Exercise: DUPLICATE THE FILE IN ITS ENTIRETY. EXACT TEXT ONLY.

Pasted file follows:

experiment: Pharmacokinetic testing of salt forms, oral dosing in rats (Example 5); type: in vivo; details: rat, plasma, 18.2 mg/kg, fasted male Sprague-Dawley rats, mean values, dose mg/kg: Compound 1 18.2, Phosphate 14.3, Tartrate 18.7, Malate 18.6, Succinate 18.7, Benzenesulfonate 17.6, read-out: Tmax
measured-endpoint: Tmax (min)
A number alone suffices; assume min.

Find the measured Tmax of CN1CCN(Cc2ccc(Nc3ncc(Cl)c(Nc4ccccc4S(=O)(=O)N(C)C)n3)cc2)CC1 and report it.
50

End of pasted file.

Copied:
experiment: Pharmacokinetic testing of salt forms, oral dosing in rats (Example 5); type: in vivo; details: rat, plasma, 18.2 mg/kg, fasted male Sprague-Dawley rats, mean values, dose mg/kg: Compound 1 18.2, Phosphate 14.3, Tartrate 18.7, Malate 18.6, Succinate 18.7, Benzenesulfonate 17.6, read-out: Tmax
measured-endpoint: Tmax (min)
A number alone suffices; assume min.

Find the measured Tmax of CN1CCN(Cc2ccc(Nc3ncc(Cl)c(Nc4ccccc4S(=O)(=O)N(C)C)n3)cc2)CC1 and report it.
50